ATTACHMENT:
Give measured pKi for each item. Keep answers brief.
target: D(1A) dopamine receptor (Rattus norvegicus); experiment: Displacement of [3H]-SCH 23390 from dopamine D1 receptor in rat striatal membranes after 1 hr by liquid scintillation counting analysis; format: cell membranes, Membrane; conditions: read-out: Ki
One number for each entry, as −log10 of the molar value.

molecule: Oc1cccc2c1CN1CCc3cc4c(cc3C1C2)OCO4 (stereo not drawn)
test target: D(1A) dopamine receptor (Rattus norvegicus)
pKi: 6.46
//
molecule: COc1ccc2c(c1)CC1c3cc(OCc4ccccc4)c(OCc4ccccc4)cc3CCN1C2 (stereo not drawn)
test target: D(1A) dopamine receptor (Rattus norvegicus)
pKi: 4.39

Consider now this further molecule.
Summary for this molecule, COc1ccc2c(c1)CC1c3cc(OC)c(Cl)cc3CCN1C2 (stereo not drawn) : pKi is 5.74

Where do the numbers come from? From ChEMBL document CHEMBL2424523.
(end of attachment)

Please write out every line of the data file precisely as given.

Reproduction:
Give measured pKi for each item. Keep answers brief.
target: D(1A) dopamine receptor (Rattus norvegicus); experiment: Displacement of [3H]-SCH 23390 from dopamine D1 receptor in rat striatal membranes after 1 hr by liquid scintillation counting analysis; format: cell membranes, Membrane; conditions: read-out: Ki
One number for each entry, as −log10 of the molar value.

molecule: Oc1cccc2c1CN1CCc3cc4c(cc3C1C2)OCO4 (stereo not drawn)
test target: D(1A) dopamine receptor (Rattus norvegicus)
pKi: 6.46
//
molecule: COc1ccc2c(c1)CC1c3cc(OCc4ccccc4)c(OCc4ccccc4)cc3CCN1C2 (stereo not drawn)
test target: D(1A) dopamine receptor (Rattus norvegicus)
pKi: 4.39

Consider now this further molecule.
Summary for this molecule, COc1ccc2c(c1)CC1c3cc(OC)c(Cl)cc3CCN1C2 (stereo not drawn) : pKi is 5.74

Where do the numbers come from? From ChEMBL document CHEMBL2424523.